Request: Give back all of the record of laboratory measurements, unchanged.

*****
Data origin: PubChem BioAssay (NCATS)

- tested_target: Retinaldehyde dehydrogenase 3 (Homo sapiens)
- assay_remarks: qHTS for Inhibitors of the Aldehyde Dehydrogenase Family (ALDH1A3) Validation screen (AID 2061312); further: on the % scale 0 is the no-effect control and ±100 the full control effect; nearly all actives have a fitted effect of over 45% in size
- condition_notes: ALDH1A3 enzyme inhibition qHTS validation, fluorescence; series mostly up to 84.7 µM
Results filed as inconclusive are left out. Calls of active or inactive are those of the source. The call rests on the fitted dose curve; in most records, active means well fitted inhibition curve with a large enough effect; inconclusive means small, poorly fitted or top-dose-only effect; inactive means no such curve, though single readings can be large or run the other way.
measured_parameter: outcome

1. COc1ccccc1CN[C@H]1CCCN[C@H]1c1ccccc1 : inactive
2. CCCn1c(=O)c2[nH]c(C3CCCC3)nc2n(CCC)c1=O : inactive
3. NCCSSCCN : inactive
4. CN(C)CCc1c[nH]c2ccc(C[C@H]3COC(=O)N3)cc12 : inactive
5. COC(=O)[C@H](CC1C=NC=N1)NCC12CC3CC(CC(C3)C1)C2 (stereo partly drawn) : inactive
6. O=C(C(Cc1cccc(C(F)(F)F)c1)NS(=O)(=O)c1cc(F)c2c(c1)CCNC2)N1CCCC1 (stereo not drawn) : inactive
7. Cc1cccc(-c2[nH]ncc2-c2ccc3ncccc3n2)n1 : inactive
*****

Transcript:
Data origin: PubChem BioAssay (NCATS)

- tested_target: Retinaldehyde dehydrogenase 3 (Homo sapiens)
- assay_remarks: qHTS for Inhibitors of the Aldehyde Dehydrogenase Family (ALDH1A3) Validation screen (AID 2061312); further: on the % scale 0 is the no-effect control and ±100 the full control effect; nearly all actives have a fitted effect of over 45% in size
- condition_notes: ALDH1A3 enzyme inhibition qHTS validation, fluorescence; series mostly up to 84.7 µM
Results filed as inconclusive are left out. Calls of active or inactive are those of the source. The call rests on the fitted dose curve; in most records, active means well fitted inhibition curve with a large enough effect; inconclusive means small, poorly fitted or top-dose-only effect; inactive means no such curve, though single readings can be large or run the other way.
measured_parameter: outcome

1. COc1ccccc1CN[C@H]1CCCN[C@H]1c1ccccc1 : inactive
2. CCCn1c(=O)c2[nH]c(C3CCCC3)nc2n(CCC)c1=O : inactive
3. NCCSSCCN : inactive
4. CN(C)CCc1c[nH]c2ccc(C[C@H]3COC(=O)N3)cc12 : inactive
5. COC(=O)[C@H](CC1C=NC=N1)NCC12CC3CC(CC(C3)C1)C2 (stereo partly drawn) : inactive
6. O=C(C(Cc1cccc(C(F)(F)F)c1)NS(=O)(=O)c1cc(F)c2c(c1)CCNC2)N1CCCC1 (stereo not drawn) : inactive
7. Cc1cccc(-c2[nH]ncc2-c2ccc3ncccc3n2)n1 : inactive